ACF (Auto-correlation function) :- This function calculates the auto-correlation of the complete data on the basis of lagged values which when plotted helps us choose the value of q that is to be considered to find the value of Y_{t}. In simple words how many years residual can help us predict the value of Y_{t} can obtained with the help of ACF, if the value of correlation is above a certain point then that amount of lagged values can be used to predict Y_{t}.

Using the stock price of tesla between the years 2012 and 2017 we can use the .acf() method in python to obtain the value of p.

.DataReader() method is used to extract the data from web.

The above graph shows that beyond the lag 350 the correlation moved towards 0 and then negative.

PACF (Partial auto-correlation function) :- Pacf helps find the direct effect of the past lag by removing the residual effect of the lags in between. Pacf helps in obtaining the value of AR where as acf helps in obtaining the value of MA i.e. q. Both the methods together can be use find the optimum value of p and q in a time series data set.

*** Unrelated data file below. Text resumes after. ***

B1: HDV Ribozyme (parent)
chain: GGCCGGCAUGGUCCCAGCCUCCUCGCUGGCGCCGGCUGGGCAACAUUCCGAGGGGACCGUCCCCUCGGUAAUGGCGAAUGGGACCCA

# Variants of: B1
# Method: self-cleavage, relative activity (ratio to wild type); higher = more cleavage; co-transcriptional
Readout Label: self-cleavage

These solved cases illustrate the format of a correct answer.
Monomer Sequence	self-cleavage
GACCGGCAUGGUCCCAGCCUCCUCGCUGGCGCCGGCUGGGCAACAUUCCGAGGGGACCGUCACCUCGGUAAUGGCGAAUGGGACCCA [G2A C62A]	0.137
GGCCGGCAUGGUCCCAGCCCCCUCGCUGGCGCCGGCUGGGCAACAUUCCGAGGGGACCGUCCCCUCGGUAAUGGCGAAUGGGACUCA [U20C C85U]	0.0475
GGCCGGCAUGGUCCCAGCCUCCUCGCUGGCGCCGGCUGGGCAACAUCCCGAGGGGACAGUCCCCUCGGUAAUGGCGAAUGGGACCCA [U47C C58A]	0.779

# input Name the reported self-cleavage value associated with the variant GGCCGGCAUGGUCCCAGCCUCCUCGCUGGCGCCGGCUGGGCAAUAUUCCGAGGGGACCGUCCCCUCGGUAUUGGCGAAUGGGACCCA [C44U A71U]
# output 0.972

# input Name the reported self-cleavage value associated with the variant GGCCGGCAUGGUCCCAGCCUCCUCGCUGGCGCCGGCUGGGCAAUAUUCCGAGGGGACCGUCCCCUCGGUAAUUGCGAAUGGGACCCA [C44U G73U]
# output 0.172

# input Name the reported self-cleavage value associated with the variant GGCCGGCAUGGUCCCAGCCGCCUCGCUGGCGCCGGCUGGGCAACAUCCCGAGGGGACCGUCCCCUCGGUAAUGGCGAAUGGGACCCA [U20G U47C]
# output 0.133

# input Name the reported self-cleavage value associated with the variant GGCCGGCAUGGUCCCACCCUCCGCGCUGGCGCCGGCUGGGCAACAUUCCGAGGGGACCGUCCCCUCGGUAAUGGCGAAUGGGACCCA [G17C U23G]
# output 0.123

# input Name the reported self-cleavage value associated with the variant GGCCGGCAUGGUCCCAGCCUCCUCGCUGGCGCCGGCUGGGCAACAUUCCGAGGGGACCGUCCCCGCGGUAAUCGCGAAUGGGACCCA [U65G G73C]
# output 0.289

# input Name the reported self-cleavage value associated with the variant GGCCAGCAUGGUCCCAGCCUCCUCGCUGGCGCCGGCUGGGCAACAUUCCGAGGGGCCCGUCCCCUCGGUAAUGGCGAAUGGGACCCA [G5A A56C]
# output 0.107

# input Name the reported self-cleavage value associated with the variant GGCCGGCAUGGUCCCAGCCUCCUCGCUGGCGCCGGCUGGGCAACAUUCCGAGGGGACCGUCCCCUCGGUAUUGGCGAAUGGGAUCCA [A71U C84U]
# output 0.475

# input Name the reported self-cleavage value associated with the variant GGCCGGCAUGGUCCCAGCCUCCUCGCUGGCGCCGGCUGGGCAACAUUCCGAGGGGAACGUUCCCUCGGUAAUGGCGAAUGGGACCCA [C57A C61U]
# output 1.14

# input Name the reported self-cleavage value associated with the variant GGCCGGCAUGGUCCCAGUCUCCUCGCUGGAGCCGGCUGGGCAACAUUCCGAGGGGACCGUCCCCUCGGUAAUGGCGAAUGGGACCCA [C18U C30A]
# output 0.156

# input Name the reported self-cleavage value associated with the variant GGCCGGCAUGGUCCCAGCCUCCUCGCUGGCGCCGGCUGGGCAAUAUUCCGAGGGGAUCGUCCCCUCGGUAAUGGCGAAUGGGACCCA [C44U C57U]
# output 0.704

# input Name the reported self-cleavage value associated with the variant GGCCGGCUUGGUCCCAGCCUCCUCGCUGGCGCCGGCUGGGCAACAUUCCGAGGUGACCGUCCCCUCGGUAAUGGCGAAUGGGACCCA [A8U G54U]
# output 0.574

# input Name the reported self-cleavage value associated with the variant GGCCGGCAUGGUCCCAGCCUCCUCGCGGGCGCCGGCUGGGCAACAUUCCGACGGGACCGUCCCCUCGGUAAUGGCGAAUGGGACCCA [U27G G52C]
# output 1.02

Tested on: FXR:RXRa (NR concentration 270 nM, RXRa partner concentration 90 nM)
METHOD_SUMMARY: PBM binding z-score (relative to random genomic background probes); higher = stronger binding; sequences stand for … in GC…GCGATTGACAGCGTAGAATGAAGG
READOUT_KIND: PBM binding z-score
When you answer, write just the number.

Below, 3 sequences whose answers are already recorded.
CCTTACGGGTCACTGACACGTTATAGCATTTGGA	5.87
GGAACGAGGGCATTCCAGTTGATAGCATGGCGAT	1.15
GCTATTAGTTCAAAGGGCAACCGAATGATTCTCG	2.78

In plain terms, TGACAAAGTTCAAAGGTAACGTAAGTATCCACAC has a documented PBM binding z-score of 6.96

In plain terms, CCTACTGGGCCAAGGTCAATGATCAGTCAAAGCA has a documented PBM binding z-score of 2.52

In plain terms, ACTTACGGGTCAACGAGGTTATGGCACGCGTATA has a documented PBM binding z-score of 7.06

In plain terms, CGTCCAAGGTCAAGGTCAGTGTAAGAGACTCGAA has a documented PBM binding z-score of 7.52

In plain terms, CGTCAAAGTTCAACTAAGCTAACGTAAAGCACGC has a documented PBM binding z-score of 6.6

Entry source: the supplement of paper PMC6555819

Lets check out how to apply pacf in python.

As you can see in the above graph after the second lag the line moved within the confidence band therefore the value of p will be 2.

So, with that we come to the end of the discussion on the ARMA Model. Hopefully it helped you understand the topic, for more information you can also watch the video tutorial attached down this blog. The blog is designed and prepared by Niharika Rai, Analytics Consultant, DexLab AnalyticsDexLab Analytics offers machine learning courses in Gurgaon. To keep on learning more, follow DexLab Analytics blog.